Von Krogh Drops A Therapeutic Album And Shares His Musical Journey

No cap, I had to repeat the first song on “Waves” because the vibe it was giving is something that is hard to find in modern day music, I am glad to have discovered this album by Von Krogh. When I first pressed play on the first track “Scales” by Von Krogh I was immediately taken into a moody world of sound. Even listening to the first song on the album gives listeners a feel of what to expect with the remaining songs on the album.

Surprisingly this is his debut album, and there is no better way to cement your name than to drop such a breathtaking project. I got the chance to interview Von Krogh, the mastermind behind the album. Waves has a total of 9 songs on it, and one thing that cannot go unsaid is the effect it leaves on you after the song ends, the vocals is just right and perfect.

I like how each song is detailed when it comes to the production and the composition of the songs, during the interview Von Krogh was asked about the main inspiration behind the album, and his responses made me understand why the song has this much power.

He said

“I chose the name “WAVES” for my debut album, because it perfectly summarized what I felt like I’d been battling through my whole life – a set of waves, initiated by the last one and continued by the next.”

Von Krogh used relatable lyrics to grasps the listener’s attention, kudos to the other amazing musicians who worked on making this song what it is with Elias von Krogh being the Lead vocalist, guitar Adrian Michelsen: guitar, Aadne Salen Sandvik: keys ,Phillip Mjaatvedt: base  and Filip Blindheim: drums/perc. By any standard I can boldly state this is a lost but masterpiece which has been lost for ages.

I recommend you listen to ‘Waves’ by Von Krogh with headset to catch the feeling, plus had more to say about himself and his album, his response was very detailed, given his listeners the chance to peep into his life, so join us as we delve deeper into te life of Von Krogh!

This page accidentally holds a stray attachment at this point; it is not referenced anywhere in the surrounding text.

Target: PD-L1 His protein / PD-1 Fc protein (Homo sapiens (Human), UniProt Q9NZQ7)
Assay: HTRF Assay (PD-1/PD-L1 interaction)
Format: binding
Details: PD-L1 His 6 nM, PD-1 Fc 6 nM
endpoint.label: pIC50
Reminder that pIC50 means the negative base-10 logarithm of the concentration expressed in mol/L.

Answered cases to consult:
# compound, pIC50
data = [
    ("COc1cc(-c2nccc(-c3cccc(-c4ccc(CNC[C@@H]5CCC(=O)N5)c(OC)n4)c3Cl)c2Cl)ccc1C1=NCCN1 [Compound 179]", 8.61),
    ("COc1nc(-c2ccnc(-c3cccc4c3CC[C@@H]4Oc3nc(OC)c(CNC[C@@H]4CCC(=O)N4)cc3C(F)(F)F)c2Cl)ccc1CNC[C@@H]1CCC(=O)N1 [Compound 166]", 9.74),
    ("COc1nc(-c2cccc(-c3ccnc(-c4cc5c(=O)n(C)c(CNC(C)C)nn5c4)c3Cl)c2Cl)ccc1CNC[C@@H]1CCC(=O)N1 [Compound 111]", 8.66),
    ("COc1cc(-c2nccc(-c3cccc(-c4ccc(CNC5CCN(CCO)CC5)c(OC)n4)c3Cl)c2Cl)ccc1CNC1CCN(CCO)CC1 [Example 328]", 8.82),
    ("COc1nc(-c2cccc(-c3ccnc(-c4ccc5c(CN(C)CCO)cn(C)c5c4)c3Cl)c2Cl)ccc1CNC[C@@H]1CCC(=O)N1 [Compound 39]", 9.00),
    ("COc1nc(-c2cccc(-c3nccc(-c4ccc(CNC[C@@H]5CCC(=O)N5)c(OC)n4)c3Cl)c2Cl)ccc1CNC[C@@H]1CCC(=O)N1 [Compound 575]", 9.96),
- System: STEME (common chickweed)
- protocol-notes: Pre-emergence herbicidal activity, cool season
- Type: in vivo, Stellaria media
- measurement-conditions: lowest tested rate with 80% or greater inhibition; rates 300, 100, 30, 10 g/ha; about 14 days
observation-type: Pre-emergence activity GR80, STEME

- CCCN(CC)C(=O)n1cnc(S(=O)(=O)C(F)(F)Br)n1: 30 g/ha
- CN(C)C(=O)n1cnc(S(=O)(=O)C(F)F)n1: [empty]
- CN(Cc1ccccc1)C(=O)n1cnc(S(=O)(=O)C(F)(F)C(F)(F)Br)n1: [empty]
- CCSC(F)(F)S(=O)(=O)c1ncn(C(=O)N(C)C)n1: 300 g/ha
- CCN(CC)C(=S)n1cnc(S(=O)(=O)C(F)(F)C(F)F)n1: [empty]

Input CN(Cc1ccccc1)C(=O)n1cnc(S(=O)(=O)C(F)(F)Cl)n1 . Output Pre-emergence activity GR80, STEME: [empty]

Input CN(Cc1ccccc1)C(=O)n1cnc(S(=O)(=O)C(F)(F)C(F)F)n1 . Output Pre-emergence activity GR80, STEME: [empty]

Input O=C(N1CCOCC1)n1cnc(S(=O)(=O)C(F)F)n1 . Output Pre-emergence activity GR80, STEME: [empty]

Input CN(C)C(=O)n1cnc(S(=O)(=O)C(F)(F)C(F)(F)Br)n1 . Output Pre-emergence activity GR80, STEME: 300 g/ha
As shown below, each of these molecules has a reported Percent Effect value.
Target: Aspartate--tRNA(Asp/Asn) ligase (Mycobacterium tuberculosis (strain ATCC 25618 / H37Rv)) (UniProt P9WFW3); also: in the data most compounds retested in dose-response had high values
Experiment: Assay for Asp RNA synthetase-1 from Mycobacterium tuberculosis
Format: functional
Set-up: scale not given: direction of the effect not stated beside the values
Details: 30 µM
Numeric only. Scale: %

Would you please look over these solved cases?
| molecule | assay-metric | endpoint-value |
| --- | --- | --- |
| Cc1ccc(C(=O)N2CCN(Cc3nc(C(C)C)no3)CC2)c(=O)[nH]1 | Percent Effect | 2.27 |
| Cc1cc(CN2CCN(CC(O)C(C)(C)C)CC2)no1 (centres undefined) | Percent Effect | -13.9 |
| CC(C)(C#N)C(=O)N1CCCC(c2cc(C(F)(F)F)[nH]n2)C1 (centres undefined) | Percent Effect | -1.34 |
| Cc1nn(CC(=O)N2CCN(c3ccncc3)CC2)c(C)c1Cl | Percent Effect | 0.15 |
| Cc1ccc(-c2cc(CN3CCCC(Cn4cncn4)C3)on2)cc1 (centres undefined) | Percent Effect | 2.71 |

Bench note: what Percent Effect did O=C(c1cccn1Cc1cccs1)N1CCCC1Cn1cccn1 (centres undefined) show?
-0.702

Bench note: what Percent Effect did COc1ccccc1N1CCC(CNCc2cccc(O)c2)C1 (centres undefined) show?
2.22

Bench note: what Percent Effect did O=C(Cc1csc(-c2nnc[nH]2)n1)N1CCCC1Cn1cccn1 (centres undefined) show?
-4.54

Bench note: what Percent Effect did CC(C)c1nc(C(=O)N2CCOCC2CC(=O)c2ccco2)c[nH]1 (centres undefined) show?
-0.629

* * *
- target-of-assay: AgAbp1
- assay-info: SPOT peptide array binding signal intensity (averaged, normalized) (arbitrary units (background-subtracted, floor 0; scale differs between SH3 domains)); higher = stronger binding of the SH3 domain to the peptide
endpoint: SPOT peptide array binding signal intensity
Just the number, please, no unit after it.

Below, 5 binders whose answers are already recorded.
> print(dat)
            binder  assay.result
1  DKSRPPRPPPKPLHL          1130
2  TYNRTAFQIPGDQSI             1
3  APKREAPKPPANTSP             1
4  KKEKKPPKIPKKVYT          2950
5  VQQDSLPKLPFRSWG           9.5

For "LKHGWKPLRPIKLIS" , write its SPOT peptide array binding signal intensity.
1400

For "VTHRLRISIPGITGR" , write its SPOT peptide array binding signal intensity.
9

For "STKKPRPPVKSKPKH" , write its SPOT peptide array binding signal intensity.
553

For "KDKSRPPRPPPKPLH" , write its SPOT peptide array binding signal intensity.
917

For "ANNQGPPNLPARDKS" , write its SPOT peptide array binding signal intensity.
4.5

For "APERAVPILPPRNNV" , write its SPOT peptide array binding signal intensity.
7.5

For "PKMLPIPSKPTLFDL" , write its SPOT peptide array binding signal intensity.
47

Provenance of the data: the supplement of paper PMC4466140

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Listen to Waves below

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What is your stage name
⁃ My Stage name is the same name I use on a daily basis – Elias von Krogh!

Is there a story behind your stage name?
⁃ Well, not much of a story really, a month or so before Adrian (on guitar) and I started the project, we both agreed just using my first name Elias as a stage name would be pretty lame. So we stayed clear of that one, worked with what we had left, and ended up using my last name instead.

Where do you find inspiration?
⁃ The older I get, the less I know – and that’s sort of where I get my inspiration, I guess – through frustration, not knowing what to do when refacing a situation I would have thought “easy” to handle just a couple of years ago. Life throws new ideas and perspectives from day to day, and sometimes I’m better at listening to them than at other times. I live with bipolar disorder, something I didn’t know until I was already well into my twenties.

So I find a lot of inspiration through that, the ever changing grounds I find myself standing on. A lot of old songs I’ve written give me some soothing, they remind me that I’ve already been through the worst my own mind can put me through, when I’m back there again. And judging by the last times, it always ends up feeling better if I just allow it to get there.

What was the role of music in the early years of your life?